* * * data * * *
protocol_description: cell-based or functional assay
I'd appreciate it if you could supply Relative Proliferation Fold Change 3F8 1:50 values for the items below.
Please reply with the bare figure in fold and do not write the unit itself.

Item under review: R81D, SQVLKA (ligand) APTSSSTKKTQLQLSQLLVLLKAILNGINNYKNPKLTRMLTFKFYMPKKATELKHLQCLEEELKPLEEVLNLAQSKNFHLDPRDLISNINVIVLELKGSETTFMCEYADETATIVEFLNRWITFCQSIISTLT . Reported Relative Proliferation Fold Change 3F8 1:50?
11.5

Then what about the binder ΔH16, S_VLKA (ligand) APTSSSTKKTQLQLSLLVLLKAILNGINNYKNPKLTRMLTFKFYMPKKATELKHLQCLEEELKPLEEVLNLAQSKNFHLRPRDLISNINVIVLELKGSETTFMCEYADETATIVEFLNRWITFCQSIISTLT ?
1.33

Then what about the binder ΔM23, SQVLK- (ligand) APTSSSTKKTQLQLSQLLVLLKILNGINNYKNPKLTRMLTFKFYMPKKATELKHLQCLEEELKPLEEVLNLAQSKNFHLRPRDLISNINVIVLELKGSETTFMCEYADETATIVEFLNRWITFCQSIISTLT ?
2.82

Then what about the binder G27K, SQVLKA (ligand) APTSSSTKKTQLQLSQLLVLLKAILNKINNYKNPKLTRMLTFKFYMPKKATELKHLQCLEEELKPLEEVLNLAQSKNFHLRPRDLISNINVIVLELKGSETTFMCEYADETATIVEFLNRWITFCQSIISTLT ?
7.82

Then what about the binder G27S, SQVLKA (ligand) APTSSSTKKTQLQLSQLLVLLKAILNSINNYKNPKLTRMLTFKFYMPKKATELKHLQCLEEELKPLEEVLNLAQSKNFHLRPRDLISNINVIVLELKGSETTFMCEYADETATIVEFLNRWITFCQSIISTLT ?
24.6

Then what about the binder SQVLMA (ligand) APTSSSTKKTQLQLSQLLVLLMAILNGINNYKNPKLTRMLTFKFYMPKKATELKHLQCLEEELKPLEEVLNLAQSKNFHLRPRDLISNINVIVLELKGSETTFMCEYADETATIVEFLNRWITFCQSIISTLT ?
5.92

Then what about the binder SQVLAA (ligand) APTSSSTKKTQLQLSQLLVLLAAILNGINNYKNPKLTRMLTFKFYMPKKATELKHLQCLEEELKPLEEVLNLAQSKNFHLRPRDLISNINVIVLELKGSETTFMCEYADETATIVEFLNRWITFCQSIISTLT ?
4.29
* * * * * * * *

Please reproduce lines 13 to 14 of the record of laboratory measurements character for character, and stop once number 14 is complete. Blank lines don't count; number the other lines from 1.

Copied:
24.6

Then what about the binder SQVLMA (ligand) APTSSSTKKTQLQLSQLLVLLMAILNGINNYKNPKLTRMLTFKFYMPKKATELKHLQCLEEELKPLEEVLNLAQSKNFHLRPRDLISNINVIVLELKGSETTFMCEYADETATIVEFLNRWITFCQSIISTLT ?